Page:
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  • Updated 03.06.2022
  • Released 08.14.1995
  • Expires For CME 03.06.2025

Spasmodic dysphonia

Introduction

Overview

Spasmodic dysphonia is a focal laryngeal dystonia involving the intrinsic musculature of the larynx. The more common type involves the adductor muscles (thyroarytenoid, lateral cricoarytenoid, and interarytenoid) and typically results in strained, strangled effortful speech with breaks in phonation. Abductor spasmodic dysphonia involves the paired posterior cricoarytenoid muscles, which are the only muscles that abduct or open the larynx for breathing, and generally causes breathy speech with voiceless pauses. The task-specific nature of this condition means that the hyperfunctional muscular spasms occur with speech, but voice and function may be normal with other laryngeal activities, such as swallowing, coughing, laughter, yawning, and singing. Spasmodic dysphonia is typically diagnosed by history, listening to the voice, and laryngeal endoscopic videostroboscopy to exclude other disorders. As in other focal dystonias, the mainstay of treatment for spasmodic dysphonia is EMG-guided botulinum toxin injections into the affected musculature. Several causative genes have been identified for some forms of spasmodic dysphonia, although it usually is idiopathic. There has been a renewed interest in the use of deep brain stimulation for the treatment of spasmodic dysphonia.

Key points

• The diagnosis of spasmodic dysphonia is made clinically based on perceptual voice evaluation combined with laryngeal endoscopy.

• EMG-guided botulinum toxin injections into the intrinsic laryngeal musculature have become the mainstay of treatment for spasmodic dysphonia.

• Advances in genetic studies have allowed causative genes to be identified in some individuals.

Historical note and terminology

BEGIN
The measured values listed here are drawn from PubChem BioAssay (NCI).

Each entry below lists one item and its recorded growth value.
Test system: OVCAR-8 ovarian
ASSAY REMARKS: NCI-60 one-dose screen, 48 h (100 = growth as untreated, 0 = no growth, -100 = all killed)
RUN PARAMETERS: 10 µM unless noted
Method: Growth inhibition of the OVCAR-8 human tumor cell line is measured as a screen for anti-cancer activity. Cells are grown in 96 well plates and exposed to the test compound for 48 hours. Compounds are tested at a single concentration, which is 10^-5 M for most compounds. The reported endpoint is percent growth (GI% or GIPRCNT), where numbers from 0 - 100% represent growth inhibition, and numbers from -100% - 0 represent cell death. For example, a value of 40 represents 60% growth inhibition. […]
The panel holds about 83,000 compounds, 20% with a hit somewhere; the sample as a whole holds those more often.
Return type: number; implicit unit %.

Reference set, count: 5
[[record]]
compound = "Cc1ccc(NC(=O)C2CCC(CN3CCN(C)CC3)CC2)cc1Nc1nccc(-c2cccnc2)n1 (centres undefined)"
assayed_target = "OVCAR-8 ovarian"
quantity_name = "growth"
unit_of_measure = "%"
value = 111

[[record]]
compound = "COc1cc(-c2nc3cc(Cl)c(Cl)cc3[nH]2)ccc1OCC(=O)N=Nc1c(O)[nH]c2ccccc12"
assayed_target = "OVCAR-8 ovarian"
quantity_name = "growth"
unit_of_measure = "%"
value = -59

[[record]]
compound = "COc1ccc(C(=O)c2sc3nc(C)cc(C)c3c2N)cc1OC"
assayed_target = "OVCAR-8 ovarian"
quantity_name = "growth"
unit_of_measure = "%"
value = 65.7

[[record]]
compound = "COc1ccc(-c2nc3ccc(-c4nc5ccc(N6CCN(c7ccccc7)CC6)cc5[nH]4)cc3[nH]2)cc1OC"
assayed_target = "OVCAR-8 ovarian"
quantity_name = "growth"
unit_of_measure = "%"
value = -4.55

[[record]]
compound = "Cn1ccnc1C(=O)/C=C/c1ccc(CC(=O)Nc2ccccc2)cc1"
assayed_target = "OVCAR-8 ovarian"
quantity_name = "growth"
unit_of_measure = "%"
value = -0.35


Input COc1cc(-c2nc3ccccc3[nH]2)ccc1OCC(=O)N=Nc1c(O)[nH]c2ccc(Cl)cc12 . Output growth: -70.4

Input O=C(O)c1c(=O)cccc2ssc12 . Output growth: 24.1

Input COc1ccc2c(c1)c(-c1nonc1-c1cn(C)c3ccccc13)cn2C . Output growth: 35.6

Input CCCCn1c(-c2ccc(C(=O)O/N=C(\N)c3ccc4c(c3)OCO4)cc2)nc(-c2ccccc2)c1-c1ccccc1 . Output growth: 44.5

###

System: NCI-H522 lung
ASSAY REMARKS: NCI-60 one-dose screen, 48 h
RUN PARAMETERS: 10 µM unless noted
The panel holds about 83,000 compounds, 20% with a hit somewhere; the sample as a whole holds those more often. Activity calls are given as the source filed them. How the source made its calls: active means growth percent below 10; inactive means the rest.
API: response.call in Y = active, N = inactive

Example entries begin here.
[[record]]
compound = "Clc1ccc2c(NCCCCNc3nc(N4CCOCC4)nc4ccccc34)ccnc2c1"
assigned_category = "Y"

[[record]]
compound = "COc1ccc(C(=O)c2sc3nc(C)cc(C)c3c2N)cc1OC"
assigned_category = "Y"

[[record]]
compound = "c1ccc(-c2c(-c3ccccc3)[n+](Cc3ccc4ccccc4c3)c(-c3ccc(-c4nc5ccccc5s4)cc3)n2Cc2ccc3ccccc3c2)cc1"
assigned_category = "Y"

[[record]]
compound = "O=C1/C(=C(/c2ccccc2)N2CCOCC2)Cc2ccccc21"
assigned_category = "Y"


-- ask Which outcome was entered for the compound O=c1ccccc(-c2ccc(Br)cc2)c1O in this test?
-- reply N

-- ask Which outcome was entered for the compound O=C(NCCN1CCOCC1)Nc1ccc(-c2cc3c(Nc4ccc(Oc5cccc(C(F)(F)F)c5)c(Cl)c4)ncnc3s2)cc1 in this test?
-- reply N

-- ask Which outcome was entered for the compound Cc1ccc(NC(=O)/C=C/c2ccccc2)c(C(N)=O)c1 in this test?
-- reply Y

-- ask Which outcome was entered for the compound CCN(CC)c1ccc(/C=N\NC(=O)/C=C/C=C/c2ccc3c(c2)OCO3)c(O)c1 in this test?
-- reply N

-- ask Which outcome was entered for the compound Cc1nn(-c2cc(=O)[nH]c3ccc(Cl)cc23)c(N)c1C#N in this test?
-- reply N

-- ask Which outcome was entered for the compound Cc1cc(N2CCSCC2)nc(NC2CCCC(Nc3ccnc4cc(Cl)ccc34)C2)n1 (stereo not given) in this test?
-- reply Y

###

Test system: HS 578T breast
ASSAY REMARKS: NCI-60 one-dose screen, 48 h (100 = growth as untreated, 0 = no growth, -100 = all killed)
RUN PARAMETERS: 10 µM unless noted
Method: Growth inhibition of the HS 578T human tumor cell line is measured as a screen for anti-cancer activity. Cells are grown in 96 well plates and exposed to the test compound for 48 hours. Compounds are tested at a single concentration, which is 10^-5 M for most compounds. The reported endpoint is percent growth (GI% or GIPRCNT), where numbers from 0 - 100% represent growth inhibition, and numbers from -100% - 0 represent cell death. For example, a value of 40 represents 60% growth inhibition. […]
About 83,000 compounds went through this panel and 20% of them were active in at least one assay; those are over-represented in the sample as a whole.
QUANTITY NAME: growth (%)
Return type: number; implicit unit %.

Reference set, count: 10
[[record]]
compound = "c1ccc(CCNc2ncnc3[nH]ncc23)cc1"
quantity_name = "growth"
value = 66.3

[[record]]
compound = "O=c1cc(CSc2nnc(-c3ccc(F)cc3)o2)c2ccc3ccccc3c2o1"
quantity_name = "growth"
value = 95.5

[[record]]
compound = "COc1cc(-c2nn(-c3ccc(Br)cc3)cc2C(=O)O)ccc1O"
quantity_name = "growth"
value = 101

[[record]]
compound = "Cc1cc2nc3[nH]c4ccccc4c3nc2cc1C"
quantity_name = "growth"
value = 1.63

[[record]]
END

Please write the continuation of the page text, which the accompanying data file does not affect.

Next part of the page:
Spasmodic dysphonia is a focal laryngeal dystonia resulting in task-specific, action-induced spasm of the vocal cords. Historically, Tiberius Claudius Drusus Nero Germanicus, who became emperor of Rome 41 AD, has been suspected to have spasmodic dysphonia (144). It was first described by Traube in 1871 as a “nervous hoarseness” in a young girl and assigned the label of spastic dysphonia (179). The patient only spoke with great effort, and “the laryngoscopic examination revealed spastic closure of the vocal cord, whereby the left arytenoid cartilage shifted in front of the right one while probably also the vocal cords were particularly overlapping of each other” (159). Schnitzler may be the first one to suspect organic etiology, in 1895, in two patients with “cramping of the vocal cord and forced voice” (161), who also had synkinesis of facial muscles and abnormal movements of the arms and legs (92). Schnitzler termed the condition “aphonia spastica” or spastic dysphonia. Due to the lack of other coexisting neurologic deficits, the disorder continued to be considered psychogenic (67; 159; 10). A century later, Aronson pointed out the wax and wane characteristic and proposed the term “spasmodic” instead of “spastic,” which implies rigidity (07; 08). Credit for reviving interest in spasmodic dysphonia as a medical disorder belongs to Dedo with the proposed recurrent nerve resection, which was a bold decision at the time when most of his contemporaries still believed in a psychiatric etiology (40).

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